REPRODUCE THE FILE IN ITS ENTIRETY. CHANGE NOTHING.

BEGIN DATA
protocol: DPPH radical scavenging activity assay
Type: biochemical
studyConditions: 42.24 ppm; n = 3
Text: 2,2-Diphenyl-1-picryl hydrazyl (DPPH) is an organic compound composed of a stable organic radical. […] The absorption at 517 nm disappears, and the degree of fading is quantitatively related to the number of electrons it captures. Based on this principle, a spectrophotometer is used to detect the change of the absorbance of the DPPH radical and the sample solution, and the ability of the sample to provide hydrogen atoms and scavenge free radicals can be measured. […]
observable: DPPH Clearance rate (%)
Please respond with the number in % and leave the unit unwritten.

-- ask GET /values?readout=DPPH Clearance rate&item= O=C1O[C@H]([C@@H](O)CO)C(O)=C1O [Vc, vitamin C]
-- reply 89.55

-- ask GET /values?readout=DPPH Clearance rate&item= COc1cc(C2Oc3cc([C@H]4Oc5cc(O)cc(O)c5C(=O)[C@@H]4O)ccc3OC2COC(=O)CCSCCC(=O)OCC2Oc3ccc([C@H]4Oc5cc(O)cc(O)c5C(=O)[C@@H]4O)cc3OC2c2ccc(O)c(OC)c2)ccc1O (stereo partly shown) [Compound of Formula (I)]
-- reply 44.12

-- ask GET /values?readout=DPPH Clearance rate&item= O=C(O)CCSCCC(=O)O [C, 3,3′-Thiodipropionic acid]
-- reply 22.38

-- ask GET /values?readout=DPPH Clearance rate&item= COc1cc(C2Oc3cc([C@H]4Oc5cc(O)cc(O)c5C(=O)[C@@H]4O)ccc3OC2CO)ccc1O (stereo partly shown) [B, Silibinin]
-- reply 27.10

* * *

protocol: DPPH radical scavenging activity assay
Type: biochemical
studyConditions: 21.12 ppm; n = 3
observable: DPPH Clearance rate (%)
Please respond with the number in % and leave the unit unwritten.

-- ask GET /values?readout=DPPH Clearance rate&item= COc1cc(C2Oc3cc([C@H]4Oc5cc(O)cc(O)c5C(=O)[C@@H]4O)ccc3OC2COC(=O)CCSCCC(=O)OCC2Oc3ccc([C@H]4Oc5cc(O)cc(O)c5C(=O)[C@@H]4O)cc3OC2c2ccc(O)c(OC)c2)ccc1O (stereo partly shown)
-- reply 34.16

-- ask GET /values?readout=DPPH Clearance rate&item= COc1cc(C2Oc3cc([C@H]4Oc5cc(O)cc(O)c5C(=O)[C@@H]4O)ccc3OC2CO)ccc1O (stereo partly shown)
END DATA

protocol: DPPH radical scavenging activity assay
Type: biochemical
studyConditions: 42.24 ppm; n = 3
Text: 2,2-Diphenyl-1-picryl hydrazyl (DPPH) is an organic compound composed of a stable organic radical. […] The absorption at 517 nm disappears, and the degree of fading is quantitatively related to the number of electrons it captures. Based on this principle, a spectrophotometer is used to detect the change of the absorbance of the DPPH radical and the sample solution, and the ability of the sample to provide hydrogen atoms and scavenge free radicals can be measured. […]
observable: DPPH Clearance rate (%)
Please respond with the number in % and leave the unit unwritten.

-- ask GET /values?readout=DPPH Clearance rate&item= O=C1O[C@H]([C@@H](O)CO)C(O)=C1O [Vc, vitamin C]
-- reply 89.55

-- ask GET /values?readout=DPPH Clearance rate&item= COc1cc(C2Oc3cc([C@H]4Oc5cc(O)cc(O)c5C(=O)[C@@H]4O)ccc3OC2COC(=O)CCSCCC(=O)OCC2Oc3ccc([C@H]4Oc5cc(O)cc(O)c5C(=O)[C@@H]4O)cc3OC2c2ccc(O)c(OC)c2)ccc1O (stereo partly shown) [Compound of Formula (I)]
-- reply 44.12

-- ask GET /values?readout=DPPH Clearance rate&item= O=C(O)CCSCCC(=O)O [C, 3,3′-Thiodipropionic acid]
-- reply 22.38

-- ask GET /values?readout=DPPH Clearance rate&item= COc1cc(C2Oc3cc([C@H]4Oc5cc(O)cc(O)c5C(=O)[C@@H]4O)ccc3OC2CO)ccc1O (stereo partly shown) [B, Silibinin]
-- reply 27.10

* * *

protocol: DPPH radical scavenging activity assay
Type: biochemical
studyConditions: 21.12 ppm; n = 3
observable: DPPH Clearance rate (%)
Please respond with the number in % and leave the unit unwritten.

-- ask GET /values?readout=DPPH Clearance rate&item= COc1cc(C2Oc3cc([C@H]4Oc5cc(O)cc(O)c5C(=O)[C@@H]4O)ccc3OC2COC(=O)CCSCCC(=O)OCC2Oc3ccc([C@H]4Oc5cc(O)cc(O)c5C(=O)[C@@H]4O)cc3OC2c2ccc(O)c(OC)c2)ccc1O (stereo partly shown)
-- reply 34.16

-- ask GET /values?readout=DPPH Clearance rate&item= COc1cc(C2Oc3cc([C@H]4Oc5cc(O)cc(O)c5C(=O)[C@@H]4O)ccc3OC2CO)ccc1O (stereo partly shown)